- What PPE should be used when dealing with bloodborne pathogens?
- What are 3 universal precautions when dealing with body fluids?
- What are the universal precautions for bloodborne pathogens?
- What are the 3 methods of infection control?
- What should you do if you have been potentially exposed to bloodborne pathogens?
- What is the best definition of bloodborne pathogens?
- What are four types of isolation?
- Is urine a bloodborne pathogen?
- What is the most common method of spreading infection?
- What are the most common bloodborne pathogens?
- What is the OSHA standard for bloodborne pathogens?
- Is wearing gloves a universal precaution?
- What is the most effective way to prevent infection?
- How can we prevent infection?
- What is the best way to prevent the spread of infection?
What PPE should be used when dealing with bloodborne pathogens?
Examples of PPE include: disposable gloves, gowns, laboratory coats, protective face shields, resuscitation masks or shields, and mouth pieces.
Any equipment necessary to prevent exposure to blood or other potentially infectious material is considered PPE.
What are 3 universal precautions when dealing with body fluids?
Body Fluids to Which Universal Precautions Do Not Apply
Universal precautions do not apply to feces, nasal secretions, sputum, sweat, tears, urine, and vomitus unless they contain visible blood. The risk of transmission of HIV and HBV from these fluids and materials is extremely low or nonexistent.
What are the universal precautions for bloodborne pathogens?
Universal precautions is an approach to infection control to treat all human blood and certain human body fluids as if they were known to be infectious for HIV, HBV and other bloodborne pathogens, (Bloodborne Pathogens Standard 29 CFR 1910.1030(b) definitions).
What are the 3 methods of infection control?
Infection Control and Prevention – Standard Precautions
- Standard Precautions.
- Hand Hygiene.
- Personal Protective Equipment (PPE)
- Needlestick and Sharps Injury Prevention.
- Cleaning and Disinfection.
- Respiratory Hygiene (Cough Etiquette)
- Waste Disposal.
- Safe Injection Practices.
What should you do if you have been potentially exposed to bloodborne pathogens?
What should you do if you’re exposed?
- Wash needlesticks and cuts with soap and water.
- Flush splashes to nose, mouth, or skin with water.
- Irrigate eyes with clean water, saline, or sterile wash.
- Report all exposures promptly to ensure that you receive appropriate followup care.
What is the best definition of bloodborne pathogens?
Blood means human blood, human blood components, and products made from human blood. Bloodborne Pathogens means pathogenic microorganisms that are present in human blood and can cause disease in humans. These pathogens include, but are not limited to, hepatitis B virus (HBV) and human immunodeficiency virus (HIV).
What are four types of isolation?
These include temporal isolation, ecological isolation, behavioral isolation, and mechanical isolation. Post-zygotic barriers: barriers that come into play after two species have mated. These include genetic incompatibility, zygotic mortality, hybrid inviability, hybrid sterility, and hybrid breakdown.
Is urine a bloodborne pathogen?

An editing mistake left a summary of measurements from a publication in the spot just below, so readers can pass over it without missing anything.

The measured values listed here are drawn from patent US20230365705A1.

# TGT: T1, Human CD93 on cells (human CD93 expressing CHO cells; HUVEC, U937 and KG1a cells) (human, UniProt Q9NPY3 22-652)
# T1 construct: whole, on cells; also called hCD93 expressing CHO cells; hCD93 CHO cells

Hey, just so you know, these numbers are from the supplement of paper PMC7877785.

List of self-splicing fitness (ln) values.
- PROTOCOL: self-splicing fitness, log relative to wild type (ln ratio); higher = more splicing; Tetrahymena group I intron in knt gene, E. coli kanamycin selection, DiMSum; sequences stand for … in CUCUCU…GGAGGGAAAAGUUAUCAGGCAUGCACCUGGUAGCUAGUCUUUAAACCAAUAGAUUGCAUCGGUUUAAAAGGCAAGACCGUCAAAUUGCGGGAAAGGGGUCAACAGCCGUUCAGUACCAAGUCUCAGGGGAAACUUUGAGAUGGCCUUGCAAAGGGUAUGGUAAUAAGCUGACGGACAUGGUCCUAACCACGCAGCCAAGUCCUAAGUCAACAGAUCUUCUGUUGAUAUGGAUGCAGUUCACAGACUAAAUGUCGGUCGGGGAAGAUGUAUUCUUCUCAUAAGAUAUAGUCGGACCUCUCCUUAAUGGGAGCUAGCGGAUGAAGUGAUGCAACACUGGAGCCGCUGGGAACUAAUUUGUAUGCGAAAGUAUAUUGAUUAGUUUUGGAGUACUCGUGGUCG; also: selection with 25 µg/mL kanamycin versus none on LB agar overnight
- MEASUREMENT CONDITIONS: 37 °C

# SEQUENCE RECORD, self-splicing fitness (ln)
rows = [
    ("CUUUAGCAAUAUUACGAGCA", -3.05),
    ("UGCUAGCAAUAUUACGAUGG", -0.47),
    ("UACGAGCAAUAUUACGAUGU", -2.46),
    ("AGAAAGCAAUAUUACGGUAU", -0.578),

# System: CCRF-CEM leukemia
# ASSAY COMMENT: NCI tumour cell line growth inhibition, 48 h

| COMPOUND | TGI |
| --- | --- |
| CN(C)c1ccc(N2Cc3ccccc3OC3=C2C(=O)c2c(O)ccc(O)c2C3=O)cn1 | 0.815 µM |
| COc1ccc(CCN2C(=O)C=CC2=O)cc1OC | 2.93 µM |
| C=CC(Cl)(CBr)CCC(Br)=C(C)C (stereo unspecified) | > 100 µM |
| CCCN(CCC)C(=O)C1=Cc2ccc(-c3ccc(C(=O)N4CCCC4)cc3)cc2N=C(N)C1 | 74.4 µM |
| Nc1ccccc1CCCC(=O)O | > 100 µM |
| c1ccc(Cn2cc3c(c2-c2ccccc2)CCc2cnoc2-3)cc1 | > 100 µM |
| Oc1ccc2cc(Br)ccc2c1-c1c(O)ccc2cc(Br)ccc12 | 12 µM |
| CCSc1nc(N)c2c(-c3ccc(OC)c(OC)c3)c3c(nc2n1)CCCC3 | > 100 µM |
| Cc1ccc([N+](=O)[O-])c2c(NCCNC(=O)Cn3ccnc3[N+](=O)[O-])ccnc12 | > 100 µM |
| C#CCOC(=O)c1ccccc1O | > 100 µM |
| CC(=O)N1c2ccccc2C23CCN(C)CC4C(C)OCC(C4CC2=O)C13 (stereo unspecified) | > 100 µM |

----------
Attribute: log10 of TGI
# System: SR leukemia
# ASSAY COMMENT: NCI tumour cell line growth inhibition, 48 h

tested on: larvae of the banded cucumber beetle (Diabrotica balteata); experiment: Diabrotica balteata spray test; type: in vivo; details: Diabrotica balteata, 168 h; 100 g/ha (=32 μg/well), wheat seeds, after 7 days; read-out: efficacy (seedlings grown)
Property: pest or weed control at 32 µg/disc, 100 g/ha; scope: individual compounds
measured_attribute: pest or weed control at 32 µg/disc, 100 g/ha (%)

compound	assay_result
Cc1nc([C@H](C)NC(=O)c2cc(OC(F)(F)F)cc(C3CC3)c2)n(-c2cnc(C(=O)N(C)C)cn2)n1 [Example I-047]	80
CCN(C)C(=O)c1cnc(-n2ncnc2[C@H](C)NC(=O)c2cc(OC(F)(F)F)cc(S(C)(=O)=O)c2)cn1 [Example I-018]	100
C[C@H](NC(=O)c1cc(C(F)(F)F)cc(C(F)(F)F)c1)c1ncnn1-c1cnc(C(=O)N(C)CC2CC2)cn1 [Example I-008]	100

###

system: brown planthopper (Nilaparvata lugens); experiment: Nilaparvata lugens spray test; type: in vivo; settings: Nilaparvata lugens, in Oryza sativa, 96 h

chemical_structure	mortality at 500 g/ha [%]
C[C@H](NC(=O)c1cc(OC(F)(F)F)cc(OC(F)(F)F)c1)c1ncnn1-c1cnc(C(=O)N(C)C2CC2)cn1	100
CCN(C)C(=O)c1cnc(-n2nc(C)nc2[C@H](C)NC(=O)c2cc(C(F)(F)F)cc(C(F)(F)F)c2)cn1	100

Urine, Feces, Saliva, Vomit, Tears, Nasal Secretions and Sweat cannot transmit bloodborne pathogens unless they contain VISIBLE BLOOD. An exposure can only take place if the pathogen can get into the body of the exposed person.
What is the most common method of spreading infection?
A common way for infectious diseases to spread is through the direct transfer of bacteria, viruses or other germs from one person to another. This can occur when an individual with the bacterium or virus touches, kisses, or coughs or sneezes on someone who isn’t infected.
What are the most common bloodborne pathogens?
Bloodborne pathogens and workplace sharps injuries. Human immunodeficiency virus (HIV), hepatitis B virus (HBV), and hepatitis C virus (HCV) are three of the most common bloodborne pathogens from which health care workers are at risk.
What is the OSHA standard for bloodborne pathogens?
OSHA Bloodborne Pathogens Standard. The Occupational Safety and Health Administration (OSHA) Bloodborne Pathogens Standard, incorporating the Needlestick Safety and Prevention Act of 2000, is designed to protect at-risk employees from exposure to blood and other potentially infectious materials.
Is wearing gloves a universal precaution?
Universal precautions refers to the practice, in medicine, of avoiding contact with patients’ bodily fluids, by means of the wearing of nonporous articles such as medical gloves, goggles, and face shields.
What is the most effective way to prevent infection?
Hand washing is the single most effective way to prevent the spread of infections. You can spread certain “germs” (a general term for microbes like viruses and bacteria) casually by touching another person.
How can we prevent infection?
Decrease your risk of infecting yourself or others:
- Wash your hands often.
- Get vaccinated.
- Use antibiotics sensibly.
- Stay at home if you have signs and symptoms of an infection.
- Be smart about food preparation.
- Disinfect the ‘hot zones’ in your residence.
- Practice safer sex.
- Don’t share personal items.
What is the best way to prevent the spread of infection?
Ways you can reduce or slow the spread of infections include:
- Get the appropriate vaccine.
- Wash your hands frequently.
- Stay home if you are sick (so you do not spread the illness to other people).
- Use a tissue, or cough and sneeze into your arm, not your hand.
- Use single-use tissues.